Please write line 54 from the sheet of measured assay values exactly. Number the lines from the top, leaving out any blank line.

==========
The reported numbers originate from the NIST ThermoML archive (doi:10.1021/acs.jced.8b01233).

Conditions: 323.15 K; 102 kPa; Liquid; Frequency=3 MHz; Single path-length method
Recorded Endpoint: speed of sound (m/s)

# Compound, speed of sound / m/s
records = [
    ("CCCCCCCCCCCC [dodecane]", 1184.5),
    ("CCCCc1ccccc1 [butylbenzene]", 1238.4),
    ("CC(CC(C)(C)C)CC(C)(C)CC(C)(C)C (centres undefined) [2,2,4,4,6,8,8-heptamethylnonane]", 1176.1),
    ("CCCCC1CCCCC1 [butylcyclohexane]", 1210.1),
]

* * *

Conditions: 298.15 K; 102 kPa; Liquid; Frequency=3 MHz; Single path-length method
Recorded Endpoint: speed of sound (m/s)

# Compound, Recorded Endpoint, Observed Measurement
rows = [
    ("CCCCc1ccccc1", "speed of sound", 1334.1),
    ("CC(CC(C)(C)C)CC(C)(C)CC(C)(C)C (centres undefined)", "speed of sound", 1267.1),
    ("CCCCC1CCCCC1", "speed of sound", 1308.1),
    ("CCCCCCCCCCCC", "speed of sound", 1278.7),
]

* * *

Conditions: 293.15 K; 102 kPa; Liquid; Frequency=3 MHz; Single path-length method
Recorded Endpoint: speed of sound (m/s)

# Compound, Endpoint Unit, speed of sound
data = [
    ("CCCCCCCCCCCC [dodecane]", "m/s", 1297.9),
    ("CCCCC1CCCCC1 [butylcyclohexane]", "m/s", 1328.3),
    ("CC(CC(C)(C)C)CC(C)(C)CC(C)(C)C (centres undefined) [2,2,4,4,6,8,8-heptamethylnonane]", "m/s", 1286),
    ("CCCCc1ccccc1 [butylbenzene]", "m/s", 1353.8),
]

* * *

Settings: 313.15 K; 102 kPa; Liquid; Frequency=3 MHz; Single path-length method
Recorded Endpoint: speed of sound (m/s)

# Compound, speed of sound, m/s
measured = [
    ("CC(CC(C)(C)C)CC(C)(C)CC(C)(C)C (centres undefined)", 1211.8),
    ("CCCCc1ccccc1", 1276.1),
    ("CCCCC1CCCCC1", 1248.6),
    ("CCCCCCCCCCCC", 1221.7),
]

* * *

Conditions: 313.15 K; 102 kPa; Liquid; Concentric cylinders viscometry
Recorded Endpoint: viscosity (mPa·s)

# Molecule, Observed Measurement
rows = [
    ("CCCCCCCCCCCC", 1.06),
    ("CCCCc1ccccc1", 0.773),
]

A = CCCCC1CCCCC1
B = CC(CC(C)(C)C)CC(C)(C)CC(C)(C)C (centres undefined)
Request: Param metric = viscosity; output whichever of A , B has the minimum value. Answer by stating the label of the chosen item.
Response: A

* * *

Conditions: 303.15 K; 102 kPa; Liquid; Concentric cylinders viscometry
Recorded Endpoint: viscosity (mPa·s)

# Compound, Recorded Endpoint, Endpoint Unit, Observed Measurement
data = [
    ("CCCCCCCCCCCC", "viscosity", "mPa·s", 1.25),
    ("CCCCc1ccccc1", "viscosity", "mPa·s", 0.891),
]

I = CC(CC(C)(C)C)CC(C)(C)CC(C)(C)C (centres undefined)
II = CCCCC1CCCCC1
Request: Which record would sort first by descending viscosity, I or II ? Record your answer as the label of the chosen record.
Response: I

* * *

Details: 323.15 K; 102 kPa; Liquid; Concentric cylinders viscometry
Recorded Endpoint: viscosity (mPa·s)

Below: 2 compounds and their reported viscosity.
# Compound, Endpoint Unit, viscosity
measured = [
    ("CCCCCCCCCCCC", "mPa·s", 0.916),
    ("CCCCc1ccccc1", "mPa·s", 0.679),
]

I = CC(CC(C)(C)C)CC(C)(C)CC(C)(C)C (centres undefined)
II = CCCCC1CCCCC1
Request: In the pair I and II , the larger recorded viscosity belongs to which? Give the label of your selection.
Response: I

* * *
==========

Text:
Conditions: 303.15 K; 102 kPa; Liquid; Concentric cylinders viscometry